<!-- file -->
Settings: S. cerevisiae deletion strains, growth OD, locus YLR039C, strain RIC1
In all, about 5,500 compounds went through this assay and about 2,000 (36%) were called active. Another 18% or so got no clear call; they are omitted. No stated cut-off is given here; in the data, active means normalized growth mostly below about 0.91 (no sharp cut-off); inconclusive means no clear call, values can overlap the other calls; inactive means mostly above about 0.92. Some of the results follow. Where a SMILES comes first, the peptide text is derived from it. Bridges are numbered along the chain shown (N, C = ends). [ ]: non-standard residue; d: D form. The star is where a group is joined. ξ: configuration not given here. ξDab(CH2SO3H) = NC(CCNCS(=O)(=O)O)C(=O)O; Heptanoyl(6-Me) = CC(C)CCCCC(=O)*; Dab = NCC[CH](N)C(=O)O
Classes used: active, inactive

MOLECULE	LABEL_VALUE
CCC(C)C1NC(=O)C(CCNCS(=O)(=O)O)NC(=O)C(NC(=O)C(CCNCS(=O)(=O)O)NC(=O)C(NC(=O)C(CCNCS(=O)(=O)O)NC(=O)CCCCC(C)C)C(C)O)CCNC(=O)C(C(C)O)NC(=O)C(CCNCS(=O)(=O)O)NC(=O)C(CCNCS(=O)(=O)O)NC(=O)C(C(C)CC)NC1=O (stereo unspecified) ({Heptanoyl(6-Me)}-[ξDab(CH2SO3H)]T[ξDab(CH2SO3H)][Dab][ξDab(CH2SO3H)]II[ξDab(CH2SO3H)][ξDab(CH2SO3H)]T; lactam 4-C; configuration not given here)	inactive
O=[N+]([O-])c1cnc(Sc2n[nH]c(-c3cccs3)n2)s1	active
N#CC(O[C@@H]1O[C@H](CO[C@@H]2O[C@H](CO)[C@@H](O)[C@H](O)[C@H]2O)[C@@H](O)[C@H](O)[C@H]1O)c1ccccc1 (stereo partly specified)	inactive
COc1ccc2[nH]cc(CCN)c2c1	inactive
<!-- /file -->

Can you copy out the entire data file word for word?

Settings: S. cerevisiae deletion strains, growth OD, locus YLR039C, strain RIC1
In all, about 5,500 compounds went through this assay and about 2,000 (36%) were called active. Another 18% or so got no clear call; they are omitted. No stated cut-off is given here; in the data, active means normalized growth mostly below about 0.91 (no sharp cut-off); inconclusive means no clear call, values can overlap the other calls; inactive means mostly above about 0.92. Some of the results follow. Where a SMILES comes first, the peptide text is derived from it. Bridges are numbered along the chain shown (N, C = ends). [ ]: non-standard residue; d: D form. The star is where a group is joined. ξ: configuration not given here. ξDab(CH2SO3H) = NC(CCNCS(=O)(=O)O)C(=O)O; Heptanoyl(6-Me) = CC(C)CCCCC(=O)*; Dab = NCC[CH](N)C(=O)O
Classes used: active, inactive

MOLECULE	LABEL_VALUE
CCC(C)C1NC(=O)C(CCNCS(=O)(=O)O)NC(=O)C(NC(=O)C(CCNCS(=O)(=O)O)NC(=O)C(NC(=O)C(CCNCS(=O)(=O)O)NC(=O)CCCCC(C)C)C(C)O)CCNC(=O)C(C(C)O)NC(=O)C(CCNCS(=O)(=O)O)NC(=O)C(CCNCS(=O)(=O)O)NC(=O)C(C(C)CC)NC1=O (stereo unspecified) ({Heptanoyl(6-Me)}-[ξDab(CH2SO3H)]T[ξDab(CH2SO3H)][Dab][ξDab(CH2SO3H)]II[ξDab(CH2SO3H)][ξDab(CH2SO3H)]T; lactam 4-C; configuration not given here)	inactive
O=[N+]([O-])c1cnc(Sc2n[nH]c(-c3cccs3)n2)s1	active
N#CC(O[C@@H]1O[C@H](CO[C@@H]2O[C@H](CO)[C@@H](O)[C@H](O)[C@H]2O)[C@@H](O)[C@H](O)[C@H]1O)c1ccccc1 (stereo partly specified)	inactive
COc1ccc2[nH]cc(CCN)c2c1	inactive